Tasmanian Times

The individual has always had to struggle to keep from being overwhelmed by the tribe. If you try it, you will be lonely often, and sometimes frightened. No price is too high for the privilege of owning yourself. ~ Friedrich Nietzsche

The individual has always had to struggle to keep from being overwhelmed by the tribe. If you try it, you will be lonely often, and sometimes frightened. No price is too high for the privilege of owning yourself. ~ Friedrich Nietzsche


‘Hobart nosedives to Australia’s least affordable capital to rent …’

• Media Release by Brotherhood of St Laurence, Shelter, SGS, Community Sector Banking

… with income growth failing to meet soaring prices

Hobart has nosedived to become Australia’s least affordable capital city to rent, with income growth failing to meet soaring rents, according to the May Rental Affordability Index (RAI).

The RAI is a price index for housing rental markets released biannually by National Shelter, Community Sector Banking and SGS Economics & Planning. It’s an indicator of rental affordability relative to household incomes.

With an RAI of 102 in the December quarter, greater Hobart is now the least affordable capital city in Australia – knocking Sydney from its perch. Rents in Hobart are now unaffordable to even average income households.

“The latest Rental Affordability Index shows the rental crisis continues. Financial stress, overcrowding and insecurity are the everyday reality of working families,” Ellen Witte, Partner at SGS Economics and Planning said.

“The results for Hobart are a real wake-up call,” Witte said. “There has been a single-minded focus on population growth, but a complete lack of vision of where this growth needs to go and how all households are going to be accommodated. Renting households, many of them working families, are now paying the price.”

Adrian Pisarski, Executive Officer at National Shelter said that while there has been some slight improvement in some capitals, the situation has not improved at all for low income households.

“For Households below the median income rental affordability remains a real problem while for households on moderate and low wages and benefits we have a genuine crisis in rental affordability,” Pisarski said. “The situation in Hobart is alarming with Hobart overtaking Sydney as the least affordable place to rent in the country.”

“The latest RAI shows the serious need for a state and national housing plan – without action, lower income earners will be forced from our cities and capitals like Sydney will lose vital workers, like those in hospitality,” said Andrew Cairns, CEO of Community Sector Banking.

Conny Lenneberg, Executive Director of the Brotherhood of St Laurence, said the data reflected the struggles of low income renters the Brotherhood worked with in outer suburbs of major cities and regional areas.

This is the first release of the Rental Affordability Index since the Brotherhood of St Laurence joined SGS Economics & Planning, National Shelter and Community Sector Banking as a sponsor.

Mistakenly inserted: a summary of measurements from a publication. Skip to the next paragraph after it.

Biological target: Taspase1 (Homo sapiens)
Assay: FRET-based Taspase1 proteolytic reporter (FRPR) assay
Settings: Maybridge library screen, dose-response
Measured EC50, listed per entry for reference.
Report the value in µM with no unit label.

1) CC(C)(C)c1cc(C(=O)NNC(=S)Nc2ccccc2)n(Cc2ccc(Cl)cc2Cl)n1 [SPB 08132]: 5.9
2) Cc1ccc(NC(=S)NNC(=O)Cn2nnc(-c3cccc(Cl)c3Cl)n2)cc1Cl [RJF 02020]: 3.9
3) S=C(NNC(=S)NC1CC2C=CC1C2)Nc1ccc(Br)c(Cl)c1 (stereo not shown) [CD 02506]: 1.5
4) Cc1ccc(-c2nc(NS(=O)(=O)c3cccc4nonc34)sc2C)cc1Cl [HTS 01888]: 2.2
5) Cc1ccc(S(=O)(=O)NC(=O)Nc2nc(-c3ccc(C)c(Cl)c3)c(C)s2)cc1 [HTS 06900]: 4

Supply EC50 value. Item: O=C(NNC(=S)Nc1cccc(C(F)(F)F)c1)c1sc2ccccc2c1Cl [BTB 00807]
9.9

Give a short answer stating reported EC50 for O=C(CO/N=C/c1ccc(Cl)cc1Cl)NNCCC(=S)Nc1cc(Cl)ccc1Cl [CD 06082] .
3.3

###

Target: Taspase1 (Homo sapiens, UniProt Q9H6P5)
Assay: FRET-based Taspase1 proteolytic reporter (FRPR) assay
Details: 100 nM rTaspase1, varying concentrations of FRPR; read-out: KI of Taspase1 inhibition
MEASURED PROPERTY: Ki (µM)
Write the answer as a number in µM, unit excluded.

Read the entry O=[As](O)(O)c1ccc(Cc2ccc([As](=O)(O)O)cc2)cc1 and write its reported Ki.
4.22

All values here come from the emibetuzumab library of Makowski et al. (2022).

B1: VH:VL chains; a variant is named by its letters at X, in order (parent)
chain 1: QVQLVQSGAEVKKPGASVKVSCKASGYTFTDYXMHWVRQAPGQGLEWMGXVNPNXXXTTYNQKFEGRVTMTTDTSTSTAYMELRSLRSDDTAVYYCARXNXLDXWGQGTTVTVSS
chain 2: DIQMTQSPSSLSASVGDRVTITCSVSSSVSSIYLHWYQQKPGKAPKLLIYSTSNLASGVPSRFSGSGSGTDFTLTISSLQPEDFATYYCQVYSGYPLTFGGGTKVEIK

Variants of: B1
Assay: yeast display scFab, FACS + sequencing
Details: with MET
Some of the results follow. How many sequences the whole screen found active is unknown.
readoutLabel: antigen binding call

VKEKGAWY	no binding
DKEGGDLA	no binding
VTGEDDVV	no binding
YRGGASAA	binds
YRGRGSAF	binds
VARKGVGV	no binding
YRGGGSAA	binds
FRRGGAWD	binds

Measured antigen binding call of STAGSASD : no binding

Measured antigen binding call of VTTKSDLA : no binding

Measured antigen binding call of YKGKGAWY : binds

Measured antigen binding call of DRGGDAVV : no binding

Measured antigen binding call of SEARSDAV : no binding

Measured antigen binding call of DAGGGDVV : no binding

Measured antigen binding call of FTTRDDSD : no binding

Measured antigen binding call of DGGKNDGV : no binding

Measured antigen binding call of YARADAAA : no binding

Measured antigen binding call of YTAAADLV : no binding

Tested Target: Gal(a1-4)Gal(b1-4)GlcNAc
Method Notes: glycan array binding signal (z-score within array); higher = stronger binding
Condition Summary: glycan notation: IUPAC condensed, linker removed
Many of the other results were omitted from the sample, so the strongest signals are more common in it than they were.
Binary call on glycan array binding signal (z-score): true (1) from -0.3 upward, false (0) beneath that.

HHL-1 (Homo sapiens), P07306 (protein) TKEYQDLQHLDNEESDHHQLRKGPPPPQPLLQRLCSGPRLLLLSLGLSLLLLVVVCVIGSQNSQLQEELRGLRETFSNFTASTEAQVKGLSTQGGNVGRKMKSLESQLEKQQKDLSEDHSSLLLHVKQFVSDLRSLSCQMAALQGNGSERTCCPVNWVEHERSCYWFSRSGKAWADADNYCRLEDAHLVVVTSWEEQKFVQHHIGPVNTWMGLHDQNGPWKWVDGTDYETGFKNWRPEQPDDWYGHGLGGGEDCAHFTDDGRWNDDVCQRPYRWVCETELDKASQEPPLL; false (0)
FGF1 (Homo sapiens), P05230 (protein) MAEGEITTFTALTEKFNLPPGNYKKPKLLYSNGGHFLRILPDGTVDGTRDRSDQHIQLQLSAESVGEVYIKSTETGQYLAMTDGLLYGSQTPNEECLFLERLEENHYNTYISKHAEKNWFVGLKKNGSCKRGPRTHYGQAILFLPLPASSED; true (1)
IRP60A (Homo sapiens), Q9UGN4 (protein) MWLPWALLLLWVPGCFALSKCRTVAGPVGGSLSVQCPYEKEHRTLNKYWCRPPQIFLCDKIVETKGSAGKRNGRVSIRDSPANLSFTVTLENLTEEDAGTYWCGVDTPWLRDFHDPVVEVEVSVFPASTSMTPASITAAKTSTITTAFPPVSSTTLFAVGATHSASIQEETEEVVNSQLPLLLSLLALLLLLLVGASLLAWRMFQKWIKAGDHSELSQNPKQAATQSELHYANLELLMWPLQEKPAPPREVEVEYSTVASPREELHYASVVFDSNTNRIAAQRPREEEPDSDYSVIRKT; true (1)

“This study shows the depths of the housing crisis facing Australian renters on low incomes,” Lenneberg said. “People are facing deep challenges securing affordable housing in the private rental market, pushed further and further away from the areas from where the jobs are located.’’

“For some vulnerable people who are unemployed, the combination of very low rates of Newstart – as little as $38.98 a day for a single unemployed person – and rising rents for even modest accommodation, is proving unbearable. The consequence is that people are being pushed into homelessness.”

The decline in affordability is being driven by low incomes and a lack of rental housing. In Tasmania, household incomes are significantly lower than the national average, while rents are comparable to mainland averages.

The average household in Hobart faces rents at 29% of total income, putting it on the verge of housing stress – when it becomes difficult to afford essentials, like food and healthcare.

And the problem is spreading – areas such as Margate and Sorell are also now unaffordable to median households.

The situation is most dire for those on lower incomes.

A single pensioner faces severely unaffordable rents at 44% of income, while pensioner couples faces rents at 32% of income, which is deemed unaffordable.

It’s worse for a single person on benefits – they face extremely unaffordable rents at 68% of income, while a single part-time worker parent on benefits faces rents at 42% of income, which is severely unaffordable.

Speaking on what could be done to address the crisis, Witte said, “there are opportunities to further streamline development planning processes, but more importantly to invest in social and affordable housing for workers. The use of instruments like the density bonus and inclusionary zoning needs to be maximised.”

National Shelter are also calling for change. “The data demonstrates the need for national leadership and a national housing strategy. We need to bring the threads of tax reform, incentives to encourage greater investment by institutional finance and states, planning reforms and urban and regional development together to tackle this problem,” Pisarski said.

Affordability better in regional Tasmania but Launceston declines With a RAI of 121, the average household in regional Tasmania faces rent at around 25% of income.